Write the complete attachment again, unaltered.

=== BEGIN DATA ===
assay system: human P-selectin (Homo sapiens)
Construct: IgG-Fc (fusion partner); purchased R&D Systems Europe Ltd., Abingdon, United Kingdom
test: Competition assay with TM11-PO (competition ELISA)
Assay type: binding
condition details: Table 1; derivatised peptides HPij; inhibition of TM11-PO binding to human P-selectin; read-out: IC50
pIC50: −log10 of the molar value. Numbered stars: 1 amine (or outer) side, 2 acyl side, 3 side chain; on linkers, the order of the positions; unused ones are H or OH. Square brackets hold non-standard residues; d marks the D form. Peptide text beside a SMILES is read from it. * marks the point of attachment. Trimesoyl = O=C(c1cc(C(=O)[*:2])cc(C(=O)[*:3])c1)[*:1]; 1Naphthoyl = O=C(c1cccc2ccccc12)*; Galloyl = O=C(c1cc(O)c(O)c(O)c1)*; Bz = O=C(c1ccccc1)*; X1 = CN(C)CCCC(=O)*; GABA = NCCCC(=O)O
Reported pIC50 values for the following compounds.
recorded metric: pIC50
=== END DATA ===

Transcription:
assay system: human P-selectin (Homo sapiens)
Construct: IgG-Fc (fusion partner); purchased R&D Systems Europe Ltd., Abingdon, United Kingdom
test: Competition assay with TM11-PO (competition ELISA)
Assay type: binding
condition details: Table 1; derivatised peptides HPij; inhibition of TM11-PO binding to human P-selectin; read-out: IC50
pIC50: −log10 of the molar value. Numbered stars: 1 amine (or outer) side, 2 acyl side, 3 side chain; on linkers, the order of the positions; unused ones are H or OH. Square brackets hold non-standard residues; d marks the D form. Peptide text beside a SMILES is read from it. * marks the point of attachment. Trimesoyl = O=C(c1cc(C(=O)[*:2])cc(C(=O)[*:3])c1)[*:1]; 1Naphthoyl = O=C(c1cccc2ccccc12)*; Galloyl = O=C(c1cc(O)c(O)c(O)c1)*; Bz = O=C(c1ccccc1)*; X1 = CN(C)CCCC(=O)*; GABA = NCCCC(=O)O
Reported pIC50 values for the following compounds.
recorded metric: pIC50